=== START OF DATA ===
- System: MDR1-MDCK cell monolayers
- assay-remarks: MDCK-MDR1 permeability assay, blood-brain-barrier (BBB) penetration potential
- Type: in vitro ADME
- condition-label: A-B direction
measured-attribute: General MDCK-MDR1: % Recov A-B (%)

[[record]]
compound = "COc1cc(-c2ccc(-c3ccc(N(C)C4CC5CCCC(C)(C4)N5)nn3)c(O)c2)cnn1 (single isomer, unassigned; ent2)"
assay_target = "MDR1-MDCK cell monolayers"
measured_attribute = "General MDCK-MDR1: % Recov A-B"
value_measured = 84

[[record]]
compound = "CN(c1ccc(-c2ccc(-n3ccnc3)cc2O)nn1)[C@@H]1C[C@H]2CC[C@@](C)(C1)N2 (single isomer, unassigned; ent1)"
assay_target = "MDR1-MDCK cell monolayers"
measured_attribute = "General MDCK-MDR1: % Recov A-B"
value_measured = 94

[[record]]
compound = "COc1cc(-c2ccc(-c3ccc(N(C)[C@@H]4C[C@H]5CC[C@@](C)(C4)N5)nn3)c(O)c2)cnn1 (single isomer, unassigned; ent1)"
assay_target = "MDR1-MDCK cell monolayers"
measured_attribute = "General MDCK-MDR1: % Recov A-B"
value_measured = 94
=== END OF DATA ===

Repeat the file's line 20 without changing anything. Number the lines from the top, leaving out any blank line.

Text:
value_measured = 94